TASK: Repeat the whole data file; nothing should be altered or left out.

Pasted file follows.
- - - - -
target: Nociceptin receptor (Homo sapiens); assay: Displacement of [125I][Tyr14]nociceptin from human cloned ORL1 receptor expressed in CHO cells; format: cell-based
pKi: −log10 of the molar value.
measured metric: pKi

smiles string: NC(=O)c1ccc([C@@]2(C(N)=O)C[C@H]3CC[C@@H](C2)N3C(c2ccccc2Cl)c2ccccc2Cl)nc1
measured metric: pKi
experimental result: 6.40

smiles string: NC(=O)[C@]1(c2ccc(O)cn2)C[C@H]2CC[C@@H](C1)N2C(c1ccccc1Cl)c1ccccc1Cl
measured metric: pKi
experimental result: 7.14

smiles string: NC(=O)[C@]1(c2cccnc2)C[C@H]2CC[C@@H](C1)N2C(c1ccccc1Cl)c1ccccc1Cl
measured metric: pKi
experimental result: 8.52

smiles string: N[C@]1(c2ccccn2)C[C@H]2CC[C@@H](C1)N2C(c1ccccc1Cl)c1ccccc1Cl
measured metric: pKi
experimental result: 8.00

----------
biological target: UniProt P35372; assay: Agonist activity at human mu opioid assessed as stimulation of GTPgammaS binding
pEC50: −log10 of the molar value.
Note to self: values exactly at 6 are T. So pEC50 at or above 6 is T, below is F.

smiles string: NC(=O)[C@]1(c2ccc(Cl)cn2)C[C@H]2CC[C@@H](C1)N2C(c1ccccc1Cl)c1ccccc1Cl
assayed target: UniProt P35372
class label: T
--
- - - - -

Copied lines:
target: Nociceptin receptor (Homo sapiens); assay: Displacement of [125I][Tyr14]nociceptin from human cloned ORL1 receptor expressed in CHO cells; format: cell-based
pKi: −log10 of the molar value.
measured metric: pKi

smiles string: NC(=O)c1ccc([C@@]2(C(N)=O)C[C@H]3CC[C@@H](C2)N3C(c2ccccc2Cl)c2ccccc2Cl)nc1
measured metric: pKi
experimental result: 6.40

smiles string: NC(=O)[C@]1(c2ccc(O)cn2)C[C@H]2CC[C@@H](C1)N2C(c1ccccc1Cl)c1ccccc1Cl
measured metric: pKi
experimental result: 7.14

smiles string: NC(=O)[C@]1(c2cccnc2)C[C@H]2CC[C@@H](C1)N2C(c1ccccc1Cl)c1ccccc1Cl
measured metric: pKi
experimental result: 8.52

smiles string: N[C@]1(c2ccccn2)C[C@H]2CC[C@@H](C1)N2C(c1ccccc1Cl)c1ccccc1Cl
measured metric: pKi
experimental result: 8.00

----------
biological target: UniProt P35372; assay: Agonist activity at human mu opioid assessed as stimulation of GTPgammaS binding
pEC50: −log10 of the molar value.
Note to self: values exactly at 6 are T. So pEC50 at or above 6 is T, below is F.

smiles string: NC(=O)[C@]1(c2ccc(Cl)cn2)C[C@H]2CC[C@@H](C1)N2C(c1ccccc1Cl)c1ccccc1Cl
assayed target: UniProt P35372
class label: T
--